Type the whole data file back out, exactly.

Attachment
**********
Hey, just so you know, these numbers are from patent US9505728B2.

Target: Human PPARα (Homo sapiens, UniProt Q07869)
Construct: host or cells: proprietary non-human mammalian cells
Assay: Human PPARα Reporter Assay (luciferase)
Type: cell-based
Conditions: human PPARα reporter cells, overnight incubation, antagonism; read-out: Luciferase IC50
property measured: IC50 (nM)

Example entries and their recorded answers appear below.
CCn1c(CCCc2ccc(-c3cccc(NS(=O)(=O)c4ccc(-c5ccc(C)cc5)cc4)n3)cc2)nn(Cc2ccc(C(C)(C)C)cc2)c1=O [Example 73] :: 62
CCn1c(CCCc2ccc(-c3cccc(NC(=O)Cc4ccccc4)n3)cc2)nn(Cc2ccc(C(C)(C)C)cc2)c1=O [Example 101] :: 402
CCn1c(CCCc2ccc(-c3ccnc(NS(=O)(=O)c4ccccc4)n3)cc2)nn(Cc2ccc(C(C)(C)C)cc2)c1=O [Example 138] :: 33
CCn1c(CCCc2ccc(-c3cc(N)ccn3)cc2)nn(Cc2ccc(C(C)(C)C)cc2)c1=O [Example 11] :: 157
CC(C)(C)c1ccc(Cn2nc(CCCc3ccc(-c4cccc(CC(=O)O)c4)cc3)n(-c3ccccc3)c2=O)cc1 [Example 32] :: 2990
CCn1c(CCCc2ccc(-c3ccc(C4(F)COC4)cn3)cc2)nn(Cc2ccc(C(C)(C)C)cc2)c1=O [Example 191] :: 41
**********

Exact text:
Hey, just so you know, these numbers are from patent US9505728B2.

Target: Human PPARα (Homo sapiens, UniProt Q07869)
Construct: host or cells: proprietary non-human mammalian cells
Assay: Human PPARα Reporter Assay (luciferase)
Type: cell-based
Conditions: human PPARα reporter cells, overnight incubation, antagonism; read-out: Luciferase IC50
property measured: IC50 (nM)

Example entries and their recorded answers appear below.
CCn1c(CCCc2ccc(-c3cccc(NS(=O)(=O)c4ccc(-c5ccc(C)cc5)cc4)n3)cc2)nn(Cc2ccc(C(C)(C)C)cc2)c1=O [Example 73] :: 62
CCn1c(CCCc2ccc(-c3cccc(NC(=O)Cc4ccccc4)n3)cc2)nn(Cc2ccc(C(C)(C)C)cc2)c1=O [Example 101] :: 402
CCn1c(CCCc2ccc(-c3ccnc(NS(=O)(=O)c4ccccc4)n3)cc2)nn(Cc2ccc(C(C)(C)C)cc2)c1=O [Example 138] :: 33
CCn1c(CCCc2ccc(-c3cc(N)ccn3)cc2)nn(Cc2ccc(C(C)(C)C)cc2)c1=O [Example 11] :: 157
CC(C)(C)c1ccc(Cn2nc(CCCc3ccc(-c4cccc(CC(=O)O)c4)cc3)n(-c3ccccc3)c2=O)cc1 [Example 32] :: 2990
CCn1c(CCCc2ccc(-c3ccc(C4(F)COC4)cn3)cc2)nn(Cc2ccc(C(C)(C)C)cc2)c1=O [Example 191] :: 41